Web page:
mainterm wrote: ↑
Sat Nov 18, 2017 8:03 pm
In the series you are working on in this thread, I listened to two renditions of No.14 in E minor. Both of them more or less have a sprinkling of split notes, usually on the down beats, but in other places too.
Regarding the one you most recently posted (V4) I think - listen back and see if you can discern this subtle split in the RH articulation of the chords, especially when things get a little more movement, i.e. mm. 11-12. Compare for example how you play m.4 repeat 1 to other chords, especially 3 notes ones.
This is just something to think about - and work on if you consider it important. Some players just don't think it matters.
Stephen Kenyon wrote: ↑
Sat Nov 18, 2017 8:46 pm
FWIW - I completely concur with the above. It was not something I thought worth raising in feedback given to no. 14. But always - be able to choose.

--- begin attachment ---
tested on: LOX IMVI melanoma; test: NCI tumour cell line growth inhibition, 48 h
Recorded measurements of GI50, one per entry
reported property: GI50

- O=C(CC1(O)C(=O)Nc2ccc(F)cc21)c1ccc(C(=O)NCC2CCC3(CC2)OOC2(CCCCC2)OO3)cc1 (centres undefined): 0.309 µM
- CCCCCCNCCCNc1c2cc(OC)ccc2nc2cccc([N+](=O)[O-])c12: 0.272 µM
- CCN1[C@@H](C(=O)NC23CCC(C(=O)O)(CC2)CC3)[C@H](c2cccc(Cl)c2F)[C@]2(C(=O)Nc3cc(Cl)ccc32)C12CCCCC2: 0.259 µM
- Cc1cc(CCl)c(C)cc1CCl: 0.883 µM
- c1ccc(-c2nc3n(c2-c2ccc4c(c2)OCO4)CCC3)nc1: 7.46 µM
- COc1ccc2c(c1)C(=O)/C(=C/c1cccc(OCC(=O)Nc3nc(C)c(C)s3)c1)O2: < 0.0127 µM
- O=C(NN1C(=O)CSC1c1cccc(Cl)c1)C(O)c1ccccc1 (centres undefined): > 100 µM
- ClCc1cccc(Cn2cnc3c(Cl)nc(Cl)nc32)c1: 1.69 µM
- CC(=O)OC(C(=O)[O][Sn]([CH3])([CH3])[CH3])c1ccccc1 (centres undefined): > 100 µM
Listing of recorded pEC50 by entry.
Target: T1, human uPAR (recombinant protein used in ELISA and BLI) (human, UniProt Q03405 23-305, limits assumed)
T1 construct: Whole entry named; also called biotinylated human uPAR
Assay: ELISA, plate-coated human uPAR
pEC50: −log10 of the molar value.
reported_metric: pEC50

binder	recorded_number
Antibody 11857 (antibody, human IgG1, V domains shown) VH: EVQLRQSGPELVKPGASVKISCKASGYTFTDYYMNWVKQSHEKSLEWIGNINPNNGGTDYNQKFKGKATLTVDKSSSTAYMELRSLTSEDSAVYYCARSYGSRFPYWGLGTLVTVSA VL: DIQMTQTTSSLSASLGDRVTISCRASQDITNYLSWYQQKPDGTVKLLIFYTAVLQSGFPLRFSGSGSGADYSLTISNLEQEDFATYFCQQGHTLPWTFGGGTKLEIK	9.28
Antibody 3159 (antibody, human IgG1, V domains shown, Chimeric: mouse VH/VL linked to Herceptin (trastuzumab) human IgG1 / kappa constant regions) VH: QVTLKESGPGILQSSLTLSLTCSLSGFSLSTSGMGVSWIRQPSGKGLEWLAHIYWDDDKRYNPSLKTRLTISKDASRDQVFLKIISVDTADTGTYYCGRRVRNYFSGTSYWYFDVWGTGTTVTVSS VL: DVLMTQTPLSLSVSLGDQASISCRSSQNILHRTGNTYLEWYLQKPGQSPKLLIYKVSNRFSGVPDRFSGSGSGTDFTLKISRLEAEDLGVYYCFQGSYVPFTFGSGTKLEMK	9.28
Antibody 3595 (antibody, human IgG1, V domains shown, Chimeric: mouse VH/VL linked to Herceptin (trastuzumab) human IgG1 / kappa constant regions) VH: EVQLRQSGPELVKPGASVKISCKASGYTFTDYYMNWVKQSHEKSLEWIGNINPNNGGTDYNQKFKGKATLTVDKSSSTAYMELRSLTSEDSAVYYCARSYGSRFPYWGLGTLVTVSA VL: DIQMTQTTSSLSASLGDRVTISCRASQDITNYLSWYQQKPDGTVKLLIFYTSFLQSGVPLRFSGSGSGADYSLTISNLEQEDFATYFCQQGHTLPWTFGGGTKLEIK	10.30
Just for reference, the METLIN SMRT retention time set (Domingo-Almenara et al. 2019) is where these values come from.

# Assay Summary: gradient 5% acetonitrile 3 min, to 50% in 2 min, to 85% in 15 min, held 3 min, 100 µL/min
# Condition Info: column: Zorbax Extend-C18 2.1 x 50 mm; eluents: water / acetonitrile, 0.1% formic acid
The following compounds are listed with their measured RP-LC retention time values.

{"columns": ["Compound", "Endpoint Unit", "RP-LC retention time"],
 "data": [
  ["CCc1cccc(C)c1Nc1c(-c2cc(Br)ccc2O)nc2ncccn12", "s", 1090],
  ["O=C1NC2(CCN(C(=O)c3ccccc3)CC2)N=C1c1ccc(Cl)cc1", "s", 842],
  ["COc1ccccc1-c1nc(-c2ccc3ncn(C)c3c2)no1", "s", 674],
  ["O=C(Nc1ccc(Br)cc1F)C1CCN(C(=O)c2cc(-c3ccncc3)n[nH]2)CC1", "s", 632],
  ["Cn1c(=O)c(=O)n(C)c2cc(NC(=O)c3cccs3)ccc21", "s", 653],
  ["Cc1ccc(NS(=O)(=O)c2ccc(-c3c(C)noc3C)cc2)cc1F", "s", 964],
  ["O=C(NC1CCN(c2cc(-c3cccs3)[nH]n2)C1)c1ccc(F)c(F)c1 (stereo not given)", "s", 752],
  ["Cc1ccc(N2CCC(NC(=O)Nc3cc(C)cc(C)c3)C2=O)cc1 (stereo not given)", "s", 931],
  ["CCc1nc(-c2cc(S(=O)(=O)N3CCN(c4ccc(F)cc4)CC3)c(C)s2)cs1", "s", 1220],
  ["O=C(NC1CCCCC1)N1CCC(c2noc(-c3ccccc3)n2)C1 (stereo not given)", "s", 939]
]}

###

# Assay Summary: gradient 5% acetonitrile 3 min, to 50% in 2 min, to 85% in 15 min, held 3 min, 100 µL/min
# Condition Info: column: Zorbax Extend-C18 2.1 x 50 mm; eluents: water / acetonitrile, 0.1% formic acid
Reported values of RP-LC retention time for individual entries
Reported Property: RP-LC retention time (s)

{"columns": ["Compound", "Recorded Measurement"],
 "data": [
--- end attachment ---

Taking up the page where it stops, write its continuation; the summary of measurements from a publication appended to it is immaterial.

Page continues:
There you are, I'm posting again a record of Sor's Opus 60 No.14 in E Minor (Version 5), with the notes damped as suggested by you, Stephen, and without splitting the notes in measures 11, 12 and 23, as pointed out by you, mainterm
. It is not yet perfect but I think I'm moving now in the right direction and paying proper attention to this issue.
Sor, Fernando - Opus 60 #14 (V5).mp3
Nevertheless, one doubt still lingers in my mind: the splitting of notes is something that should not be done always, or are there occasions when this is, say, acceptable? For instance, I listen quite often to renditions where some accords are played in a fast arpeggio fashion. Can we accept this sort of freedom in the player as part of his "interpretation" of a particular piece, or should this be precluded completely from normal practice?
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1972 - Kuniharu Nobe #8, 658/51, Spr, IN RW, Tokyo, JP
1979 - Ryoji Matsuoka No.40, 650/51, Ced, IN RW, JP
2014 - Hermanos Camps Master Nº 3, 650/52, CA Ced, MG RW, Banyoles, ES